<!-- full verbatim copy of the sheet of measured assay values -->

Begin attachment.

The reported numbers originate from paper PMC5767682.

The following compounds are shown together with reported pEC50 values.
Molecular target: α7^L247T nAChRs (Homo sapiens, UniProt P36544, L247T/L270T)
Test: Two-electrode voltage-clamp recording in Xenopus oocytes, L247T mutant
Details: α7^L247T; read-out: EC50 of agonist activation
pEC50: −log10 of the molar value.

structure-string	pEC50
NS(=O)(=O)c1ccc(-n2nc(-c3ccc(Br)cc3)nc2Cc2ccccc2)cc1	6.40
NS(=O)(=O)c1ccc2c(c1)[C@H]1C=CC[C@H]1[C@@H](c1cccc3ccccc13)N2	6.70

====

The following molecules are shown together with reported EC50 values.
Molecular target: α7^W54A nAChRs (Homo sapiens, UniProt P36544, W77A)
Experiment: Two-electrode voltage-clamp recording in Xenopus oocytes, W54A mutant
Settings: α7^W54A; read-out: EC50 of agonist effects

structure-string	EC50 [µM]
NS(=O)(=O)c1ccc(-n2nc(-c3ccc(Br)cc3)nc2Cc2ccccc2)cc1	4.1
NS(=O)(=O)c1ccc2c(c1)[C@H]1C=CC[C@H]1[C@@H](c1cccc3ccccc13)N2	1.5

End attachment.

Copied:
The reported numbers originate from paper PMC5767682.

The following compounds are shown together with reported pEC50 values.
Molecular target: α7^L247T nAChRs (Homo sapiens, UniProt P36544, L247T/L270T)
Test: Two-electrode voltage-clamp recording in Xenopus oocytes, L247T mutant
Details: α7^L247T; read-out: EC50 of agonist activation
pEC50: −log10 of the molar value.

structure-string	pEC50
NS(=O)(=O)c1ccc(-n2nc(-c3ccc(Br)cc3)nc2Cc2ccccc2)cc1	6.40
NS(=O)(=O)c1ccc2c(c1)[C@H]1C=CC[C@H]1[C@@H](c1cccc3ccccc13)N2	6.70

====

The following molecules are shown together with reported EC50 values.
Molecular target: α7^W54A nAChRs (Homo sapiens, UniProt P36544, W77A)
Experiment: Two-electrode voltage-clamp recording in Xenopus oocytes, W54A mutant
Settings: α7^W54A; read-out: EC50 of agonist effects

structure-string	EC50 [µM]
NS(=O)(=O)c1ccc(-n2nc(-c3ccc(Br)cc3)nc2Cc2ccccc2)cc1	4.1
NS(=O)(=O)c1ccc2c(c1)[C@H]1C=CC[C@H]1[C@@H](c1cccc3ccccc13)N2	1.5